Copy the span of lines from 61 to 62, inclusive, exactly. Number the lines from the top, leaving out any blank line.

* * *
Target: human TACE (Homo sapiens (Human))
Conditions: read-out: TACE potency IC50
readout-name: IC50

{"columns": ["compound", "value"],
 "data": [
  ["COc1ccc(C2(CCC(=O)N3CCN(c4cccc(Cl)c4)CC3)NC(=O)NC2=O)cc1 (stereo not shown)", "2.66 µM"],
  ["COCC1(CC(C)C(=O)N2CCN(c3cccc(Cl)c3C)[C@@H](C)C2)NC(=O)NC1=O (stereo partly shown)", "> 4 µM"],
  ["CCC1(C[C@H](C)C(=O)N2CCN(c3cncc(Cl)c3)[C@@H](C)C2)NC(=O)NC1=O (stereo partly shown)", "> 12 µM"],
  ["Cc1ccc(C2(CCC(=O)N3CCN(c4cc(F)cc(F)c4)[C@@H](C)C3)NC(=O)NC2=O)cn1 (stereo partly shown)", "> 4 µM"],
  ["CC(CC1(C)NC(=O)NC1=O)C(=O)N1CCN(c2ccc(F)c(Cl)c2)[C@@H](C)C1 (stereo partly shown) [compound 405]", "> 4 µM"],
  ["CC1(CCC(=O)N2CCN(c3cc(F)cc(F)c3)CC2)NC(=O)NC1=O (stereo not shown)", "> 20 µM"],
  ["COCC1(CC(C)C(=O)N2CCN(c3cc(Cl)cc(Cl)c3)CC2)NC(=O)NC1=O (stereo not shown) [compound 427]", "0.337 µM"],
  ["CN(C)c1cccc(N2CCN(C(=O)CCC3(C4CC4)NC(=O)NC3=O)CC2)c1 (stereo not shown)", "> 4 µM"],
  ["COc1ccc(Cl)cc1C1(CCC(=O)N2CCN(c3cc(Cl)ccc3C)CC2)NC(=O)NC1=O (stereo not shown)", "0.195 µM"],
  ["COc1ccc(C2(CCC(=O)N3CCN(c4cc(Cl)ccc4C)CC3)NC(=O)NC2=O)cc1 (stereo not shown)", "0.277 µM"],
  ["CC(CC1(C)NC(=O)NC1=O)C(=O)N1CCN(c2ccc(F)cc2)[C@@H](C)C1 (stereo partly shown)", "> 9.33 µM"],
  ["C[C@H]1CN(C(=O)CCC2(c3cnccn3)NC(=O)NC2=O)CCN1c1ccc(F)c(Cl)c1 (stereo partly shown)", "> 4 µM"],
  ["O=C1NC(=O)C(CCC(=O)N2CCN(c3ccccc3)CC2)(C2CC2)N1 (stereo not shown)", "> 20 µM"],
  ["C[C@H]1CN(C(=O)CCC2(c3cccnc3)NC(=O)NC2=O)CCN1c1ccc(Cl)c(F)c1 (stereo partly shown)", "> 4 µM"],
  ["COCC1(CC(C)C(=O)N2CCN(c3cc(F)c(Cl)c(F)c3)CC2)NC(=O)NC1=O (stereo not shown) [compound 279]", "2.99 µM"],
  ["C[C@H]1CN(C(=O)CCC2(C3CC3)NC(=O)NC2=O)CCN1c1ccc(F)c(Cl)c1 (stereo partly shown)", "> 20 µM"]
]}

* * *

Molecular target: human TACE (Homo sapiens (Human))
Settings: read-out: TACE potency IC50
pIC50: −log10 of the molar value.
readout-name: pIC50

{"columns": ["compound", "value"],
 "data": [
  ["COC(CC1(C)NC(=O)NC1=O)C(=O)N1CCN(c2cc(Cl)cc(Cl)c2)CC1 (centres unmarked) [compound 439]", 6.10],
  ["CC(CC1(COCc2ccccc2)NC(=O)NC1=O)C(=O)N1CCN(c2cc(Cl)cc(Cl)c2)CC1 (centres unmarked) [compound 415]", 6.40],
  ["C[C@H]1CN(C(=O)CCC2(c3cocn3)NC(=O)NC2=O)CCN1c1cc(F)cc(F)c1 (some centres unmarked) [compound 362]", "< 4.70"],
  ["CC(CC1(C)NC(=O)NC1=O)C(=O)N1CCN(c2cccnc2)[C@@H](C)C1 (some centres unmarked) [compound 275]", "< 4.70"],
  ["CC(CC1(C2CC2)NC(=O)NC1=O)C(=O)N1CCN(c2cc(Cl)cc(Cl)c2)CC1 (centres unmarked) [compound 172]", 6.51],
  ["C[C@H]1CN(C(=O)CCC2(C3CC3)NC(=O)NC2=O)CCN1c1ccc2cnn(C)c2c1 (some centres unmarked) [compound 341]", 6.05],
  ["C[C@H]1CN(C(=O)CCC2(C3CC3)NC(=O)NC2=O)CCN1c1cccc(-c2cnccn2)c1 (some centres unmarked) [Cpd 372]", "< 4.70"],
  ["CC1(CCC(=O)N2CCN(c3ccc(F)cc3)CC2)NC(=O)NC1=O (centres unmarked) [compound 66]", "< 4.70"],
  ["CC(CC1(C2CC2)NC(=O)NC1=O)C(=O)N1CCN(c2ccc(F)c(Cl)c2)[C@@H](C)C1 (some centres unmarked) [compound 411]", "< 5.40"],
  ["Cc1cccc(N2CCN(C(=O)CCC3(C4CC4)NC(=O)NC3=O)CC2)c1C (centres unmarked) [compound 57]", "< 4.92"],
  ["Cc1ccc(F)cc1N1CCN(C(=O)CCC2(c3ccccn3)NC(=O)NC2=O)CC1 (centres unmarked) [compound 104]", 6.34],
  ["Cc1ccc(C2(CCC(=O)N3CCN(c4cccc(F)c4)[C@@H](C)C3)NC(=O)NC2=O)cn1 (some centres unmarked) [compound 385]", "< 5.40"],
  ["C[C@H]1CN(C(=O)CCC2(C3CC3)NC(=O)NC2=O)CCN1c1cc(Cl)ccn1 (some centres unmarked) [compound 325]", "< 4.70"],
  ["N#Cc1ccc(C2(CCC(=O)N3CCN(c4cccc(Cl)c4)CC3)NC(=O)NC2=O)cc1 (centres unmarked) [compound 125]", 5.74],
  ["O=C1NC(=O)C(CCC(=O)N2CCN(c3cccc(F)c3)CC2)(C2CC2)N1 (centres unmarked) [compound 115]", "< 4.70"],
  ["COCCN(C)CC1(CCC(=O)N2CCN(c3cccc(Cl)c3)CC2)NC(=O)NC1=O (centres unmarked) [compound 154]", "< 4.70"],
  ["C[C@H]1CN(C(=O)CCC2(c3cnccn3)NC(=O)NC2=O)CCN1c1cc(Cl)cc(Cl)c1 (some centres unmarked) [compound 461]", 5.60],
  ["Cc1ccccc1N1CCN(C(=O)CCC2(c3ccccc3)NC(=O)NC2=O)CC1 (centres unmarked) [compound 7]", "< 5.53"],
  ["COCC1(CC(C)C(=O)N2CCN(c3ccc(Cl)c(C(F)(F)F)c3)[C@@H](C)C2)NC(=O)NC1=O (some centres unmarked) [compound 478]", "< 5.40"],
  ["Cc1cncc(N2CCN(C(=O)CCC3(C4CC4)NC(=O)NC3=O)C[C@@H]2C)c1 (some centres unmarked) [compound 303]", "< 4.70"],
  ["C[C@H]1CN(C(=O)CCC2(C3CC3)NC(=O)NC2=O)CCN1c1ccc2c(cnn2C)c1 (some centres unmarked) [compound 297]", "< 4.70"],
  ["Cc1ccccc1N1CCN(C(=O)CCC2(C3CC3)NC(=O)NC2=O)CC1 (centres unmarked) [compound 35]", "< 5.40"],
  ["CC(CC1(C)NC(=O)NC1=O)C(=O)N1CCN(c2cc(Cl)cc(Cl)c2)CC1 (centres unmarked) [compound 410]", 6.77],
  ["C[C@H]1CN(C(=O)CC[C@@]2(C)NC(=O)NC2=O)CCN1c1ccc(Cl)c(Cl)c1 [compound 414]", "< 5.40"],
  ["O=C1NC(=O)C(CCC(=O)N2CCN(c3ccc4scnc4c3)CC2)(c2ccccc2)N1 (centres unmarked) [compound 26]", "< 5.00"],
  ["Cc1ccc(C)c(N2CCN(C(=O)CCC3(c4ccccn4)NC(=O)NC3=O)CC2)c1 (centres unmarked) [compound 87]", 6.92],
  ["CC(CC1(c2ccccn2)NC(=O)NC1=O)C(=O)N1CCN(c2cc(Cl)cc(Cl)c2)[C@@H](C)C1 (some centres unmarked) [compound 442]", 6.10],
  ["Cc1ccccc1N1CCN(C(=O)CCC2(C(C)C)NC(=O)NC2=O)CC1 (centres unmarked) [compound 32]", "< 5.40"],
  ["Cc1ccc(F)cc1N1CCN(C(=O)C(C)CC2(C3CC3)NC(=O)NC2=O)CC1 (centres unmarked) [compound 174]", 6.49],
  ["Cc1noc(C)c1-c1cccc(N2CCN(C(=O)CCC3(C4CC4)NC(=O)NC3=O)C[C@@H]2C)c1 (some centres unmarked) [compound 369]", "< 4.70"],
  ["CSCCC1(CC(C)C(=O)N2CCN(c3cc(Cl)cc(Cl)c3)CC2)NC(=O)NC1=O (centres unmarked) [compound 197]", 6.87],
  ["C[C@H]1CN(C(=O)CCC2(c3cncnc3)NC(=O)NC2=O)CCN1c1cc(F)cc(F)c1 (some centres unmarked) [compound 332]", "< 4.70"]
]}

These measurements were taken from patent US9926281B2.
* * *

  ["C[C@H]1CN(C(=O)CCC2(c3cncnc3)NC(=O)NC2=O)CCN1c1cc(F)cc(F)c1 (some centres unmarked) [compound 332]", "< 4.70"]
]}